Dagon and Other Macabre Tales Characters

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Dagon and Other Macabre Tales Summary & Study Guide Description

Dagon and Other Macabre Tales Summary & Study Guide includes comprehensive information and analysis to help you understand the book. This study guide contains the following sections:

This detailed literature summary also contains Topics for Discussion and a Free Quiz on Dagon and Other Macabre Tales by H. P. Lovecraft.

Herbert Westappears in Herbert West-Reanimator

Herbert West is a doctor, trained at Miskatonic University, who developed a serum that he believes will reanimate corpses. While at college, he experiments on several cadavers, and although he has some preliminary positive results, he ultimately fails at reanimating a corpse. He is convinced that the failure of his experiments is due to the fact that his corpses are not fresh enough, so he spends some time acquiring fresher corpses first by hiring grave robbers and eventually by killing a man himself so that he can try to immediately reanimate him. As he begins to see more and more success, his obsession with reanimation grows. He eventually succeeds in reanimating his previous rival and dean of the medical school, Halsey. Halsey turns into a murdering cannibal, but this only redoubles West's desire to reanimate more effectively.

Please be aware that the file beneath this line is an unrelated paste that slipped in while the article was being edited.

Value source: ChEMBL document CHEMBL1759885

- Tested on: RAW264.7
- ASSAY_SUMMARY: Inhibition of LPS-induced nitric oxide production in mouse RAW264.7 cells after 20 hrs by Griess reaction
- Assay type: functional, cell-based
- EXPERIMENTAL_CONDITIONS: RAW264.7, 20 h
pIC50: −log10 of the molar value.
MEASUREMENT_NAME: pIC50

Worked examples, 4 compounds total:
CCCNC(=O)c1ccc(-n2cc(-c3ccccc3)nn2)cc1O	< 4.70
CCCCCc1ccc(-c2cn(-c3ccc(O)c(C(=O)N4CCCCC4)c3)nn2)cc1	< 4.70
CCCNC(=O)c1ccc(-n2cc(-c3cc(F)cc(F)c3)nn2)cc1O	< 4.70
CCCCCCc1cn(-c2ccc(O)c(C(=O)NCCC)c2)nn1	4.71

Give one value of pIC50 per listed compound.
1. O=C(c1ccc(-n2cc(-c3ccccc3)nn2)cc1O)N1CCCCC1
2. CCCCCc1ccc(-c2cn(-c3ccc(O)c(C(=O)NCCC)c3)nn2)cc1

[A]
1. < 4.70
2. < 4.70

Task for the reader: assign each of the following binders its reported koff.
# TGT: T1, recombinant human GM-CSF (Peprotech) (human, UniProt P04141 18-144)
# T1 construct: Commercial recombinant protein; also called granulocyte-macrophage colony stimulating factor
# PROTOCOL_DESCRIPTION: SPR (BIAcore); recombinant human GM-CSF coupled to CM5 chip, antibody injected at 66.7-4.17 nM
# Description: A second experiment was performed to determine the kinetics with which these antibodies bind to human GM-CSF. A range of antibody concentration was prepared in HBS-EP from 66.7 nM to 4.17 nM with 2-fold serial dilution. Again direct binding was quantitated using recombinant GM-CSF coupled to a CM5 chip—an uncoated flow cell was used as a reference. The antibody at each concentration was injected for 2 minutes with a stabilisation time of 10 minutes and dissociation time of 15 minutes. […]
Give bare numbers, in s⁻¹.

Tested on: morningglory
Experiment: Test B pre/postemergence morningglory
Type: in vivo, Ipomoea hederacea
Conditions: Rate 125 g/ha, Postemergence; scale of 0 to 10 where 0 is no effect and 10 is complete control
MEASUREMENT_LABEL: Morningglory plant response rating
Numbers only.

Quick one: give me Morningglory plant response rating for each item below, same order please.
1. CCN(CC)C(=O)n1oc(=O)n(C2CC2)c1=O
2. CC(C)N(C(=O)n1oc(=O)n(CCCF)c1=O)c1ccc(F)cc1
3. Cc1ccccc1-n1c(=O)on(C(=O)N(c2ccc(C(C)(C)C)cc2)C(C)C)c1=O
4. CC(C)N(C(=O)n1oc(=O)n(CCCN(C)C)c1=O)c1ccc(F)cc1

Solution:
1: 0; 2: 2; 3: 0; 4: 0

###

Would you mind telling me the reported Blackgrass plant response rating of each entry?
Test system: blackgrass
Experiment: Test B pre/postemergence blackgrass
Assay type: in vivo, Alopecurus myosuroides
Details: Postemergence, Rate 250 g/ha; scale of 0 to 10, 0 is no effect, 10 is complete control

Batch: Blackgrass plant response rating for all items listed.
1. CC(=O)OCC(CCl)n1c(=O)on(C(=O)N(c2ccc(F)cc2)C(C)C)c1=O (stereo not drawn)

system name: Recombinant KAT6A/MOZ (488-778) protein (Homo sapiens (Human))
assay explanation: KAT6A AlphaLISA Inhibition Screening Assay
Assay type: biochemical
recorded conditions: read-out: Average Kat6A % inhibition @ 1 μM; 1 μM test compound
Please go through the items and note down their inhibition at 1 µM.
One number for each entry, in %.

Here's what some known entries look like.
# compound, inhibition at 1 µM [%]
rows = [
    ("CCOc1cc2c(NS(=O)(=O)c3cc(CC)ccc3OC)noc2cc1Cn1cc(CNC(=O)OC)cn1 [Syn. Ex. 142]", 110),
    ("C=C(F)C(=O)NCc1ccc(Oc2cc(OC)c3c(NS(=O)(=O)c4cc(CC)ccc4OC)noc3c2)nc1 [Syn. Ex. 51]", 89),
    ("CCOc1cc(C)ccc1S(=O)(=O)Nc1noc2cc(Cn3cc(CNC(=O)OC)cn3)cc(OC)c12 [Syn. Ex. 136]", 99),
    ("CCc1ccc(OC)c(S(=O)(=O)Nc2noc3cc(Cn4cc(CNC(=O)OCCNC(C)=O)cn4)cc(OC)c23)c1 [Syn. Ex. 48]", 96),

Eventually, West seems to become more and more obsessed with reanimating purely to reanimate. His once clear love of science and knowledge has given way to a obscene desire to experiment on corpses. It is while in the military that West is most successful in reanimating his former friend, the Major. By this time, the narrator is more afraid of West, who has gone completely mad and lost any shred of human morality or decency. Eventually, West is killed by his own creations in a gruesome fashion. Like doctor Frankenstein, his monsters killed their creator. The narrator is left to tell the police about this gruesome story, though the police do not believe the narrator.

The Old Godsappears in Several Stories

The Old Gods are not a character in any particular Lovecraft tale, but rather figure into several of his stories. These are gods of the ancient past that were worshipped by old, sometimes non-human creatures. These gods are very powerful and inscrutable to most modern men. They exist in both the dreamland stories and the stories that take place in the present day. Dagon is an old god, as is the water lizard Bokrug. These two gods have the form of fish or lizards, something common in many of the old gods. While in modern times, our gods are fairly abstract and worshipped out of love; the old gods are worshipped out of fear. They are appeased more than worshipped, the worship seems to be of avoidance and appeasement rather than actually out of love. When humans have the bad fortune of encountering these gods, as in "The Other Gods" it usually ends in the death or madness of the human. There is an assumption in the background that the "Old Gods" are the true rulers of the earth and that humans are, unknowingly, living as tenets in the home of the "Old Gods." This is part of the impact of "Dagon." The narrator goes mad once he sees the "Old God" partly because he realizes that he, a human, is no longer master of the planet or his environment. Compared to the "Old Gods" humans are merely pests, pests that can be eliminated if necessary. It is this sense of vulnerability that creates the horror of stories with the Old Gods.